Hotels have felt the need to be creative after experiencing a $40 billion loss in room revenue. Some hotels started offering daytime rates for workers who needed an office space to concentrate. Rather than offering beds, some hotels have offered spaces to conduct meetings and work free from distractions (and possible sickness) found in office settings. 

Destination Marketing Organizations (DMOs) are an important tool in promoting attractions, places and events. “DMOs have always been supportive of one another but as soon as the pandemic came to the U.S., the camaraderie was even stronger,” says Ann Savage, an NC State Tourism Extension associate. “Forums were created for open conversations about how to address the changing nature of the pandemic and the obvious effects of the travel industry.” Savage says that DMOs had to quickly reconfigure their marketing plans both for travelers and for the hotels and businesses that rely on tourism. 

Above all, businesses that remain open are training employees to be “safe, cautious and empowered,” says Post. Employees are now responsible for cleaning surfaces and items to ensure their customers’ safety. NC State Extension has helped create a state-wide program called Count On Me NC to encourage guests and businesses to keep everyone safe from COVID-19. Businesses in the free program can get their staff certified in the latest health precautions. Customers can also search for participating businesses to support.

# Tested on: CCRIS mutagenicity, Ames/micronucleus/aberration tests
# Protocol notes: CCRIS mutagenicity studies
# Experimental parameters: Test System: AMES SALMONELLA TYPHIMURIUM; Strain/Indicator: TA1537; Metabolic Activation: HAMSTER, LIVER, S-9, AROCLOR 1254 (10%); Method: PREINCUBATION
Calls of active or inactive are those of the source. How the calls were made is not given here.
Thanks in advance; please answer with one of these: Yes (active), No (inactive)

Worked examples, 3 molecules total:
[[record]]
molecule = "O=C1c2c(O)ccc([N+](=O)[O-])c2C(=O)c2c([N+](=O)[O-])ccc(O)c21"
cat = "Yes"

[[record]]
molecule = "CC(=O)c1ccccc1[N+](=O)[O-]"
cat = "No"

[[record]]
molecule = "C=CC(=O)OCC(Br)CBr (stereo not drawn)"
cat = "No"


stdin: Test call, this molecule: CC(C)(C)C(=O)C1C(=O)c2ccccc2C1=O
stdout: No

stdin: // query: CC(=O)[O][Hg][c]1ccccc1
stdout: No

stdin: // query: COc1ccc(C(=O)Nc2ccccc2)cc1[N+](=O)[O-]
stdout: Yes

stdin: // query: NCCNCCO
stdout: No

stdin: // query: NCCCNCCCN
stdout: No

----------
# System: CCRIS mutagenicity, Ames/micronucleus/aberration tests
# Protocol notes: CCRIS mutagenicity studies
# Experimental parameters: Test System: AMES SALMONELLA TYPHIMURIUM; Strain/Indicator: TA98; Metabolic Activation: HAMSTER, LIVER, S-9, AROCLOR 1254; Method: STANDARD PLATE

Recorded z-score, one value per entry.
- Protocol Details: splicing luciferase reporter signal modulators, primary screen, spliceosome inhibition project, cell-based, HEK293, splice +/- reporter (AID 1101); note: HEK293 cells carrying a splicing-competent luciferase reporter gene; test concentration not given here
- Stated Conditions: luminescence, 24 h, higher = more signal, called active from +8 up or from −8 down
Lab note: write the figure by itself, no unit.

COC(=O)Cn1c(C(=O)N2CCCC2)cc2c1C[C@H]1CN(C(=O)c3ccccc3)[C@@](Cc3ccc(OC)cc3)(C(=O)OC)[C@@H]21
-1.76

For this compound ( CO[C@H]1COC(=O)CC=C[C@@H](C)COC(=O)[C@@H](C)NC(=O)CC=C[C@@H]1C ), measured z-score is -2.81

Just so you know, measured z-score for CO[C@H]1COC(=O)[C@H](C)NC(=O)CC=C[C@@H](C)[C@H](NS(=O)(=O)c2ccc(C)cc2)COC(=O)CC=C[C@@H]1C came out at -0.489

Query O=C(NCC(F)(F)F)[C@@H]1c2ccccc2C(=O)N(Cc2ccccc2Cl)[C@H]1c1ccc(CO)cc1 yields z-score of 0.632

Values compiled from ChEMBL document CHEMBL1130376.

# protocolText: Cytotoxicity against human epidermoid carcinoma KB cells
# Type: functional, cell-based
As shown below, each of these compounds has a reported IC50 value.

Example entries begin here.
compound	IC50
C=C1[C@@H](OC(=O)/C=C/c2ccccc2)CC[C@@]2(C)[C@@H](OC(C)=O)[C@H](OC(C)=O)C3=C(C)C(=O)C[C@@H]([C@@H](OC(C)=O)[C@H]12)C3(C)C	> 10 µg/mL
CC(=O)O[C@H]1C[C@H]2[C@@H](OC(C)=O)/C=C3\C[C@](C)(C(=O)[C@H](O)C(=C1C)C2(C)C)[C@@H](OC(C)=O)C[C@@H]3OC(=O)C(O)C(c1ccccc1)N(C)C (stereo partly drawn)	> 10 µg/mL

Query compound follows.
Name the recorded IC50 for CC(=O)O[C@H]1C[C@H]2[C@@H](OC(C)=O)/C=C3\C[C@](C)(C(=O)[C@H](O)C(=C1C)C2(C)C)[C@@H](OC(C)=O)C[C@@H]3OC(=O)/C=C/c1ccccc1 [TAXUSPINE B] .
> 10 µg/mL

Going Outdoors 

Coupled with hesitant feelings toward air travel and hotel stays, health officials reported that being outside is safer than gathering indoors. As people seek any safe opportunity to leave their homes, parks and recreation areas have experienced a significant boost in visits. N.C. State Parks have received two to three times more visitors than in normal peak weekend hours. Experts suggest outdoor activity during isolation and quarantine (and during normal times) to reduce stress, anxiety, and depression.

Unfortunately, with an increase in visitation, some parks have experienced destruction and crowding. Some national parks are being overrun by first-time visitors who don’t practice the Leave No Trace principles many parks embrace. Trash has littered the trails, dog poop is left for the next hiker to step in, and some areas have seen more graffiti on natural landscapes. On the Fourth of July weekend, eight N.C. State Parks reached capacity even before 10:30 a.m. Excess visitors were turned away or asked to stay in their car until the park could allow more visitors. Park managers continue to report this occurring every weekend. 

Parks and recreation areas, like businesses, are keeping a close eye on orders for staying home and protocols for reopening. As of late July, most N.C. State Parks, trails and restrooms are open, with the exception of playgrounds and indoor facilities like visitor centers. While coordinating summer camps and prepping for after-school programs, parks and recreation professionals are also preparing for the expected second wave in the fall. 

Travelers crowd Myrtle Beach in South Carolina during the pandemic. Photo by Josh Bell at The Sun News.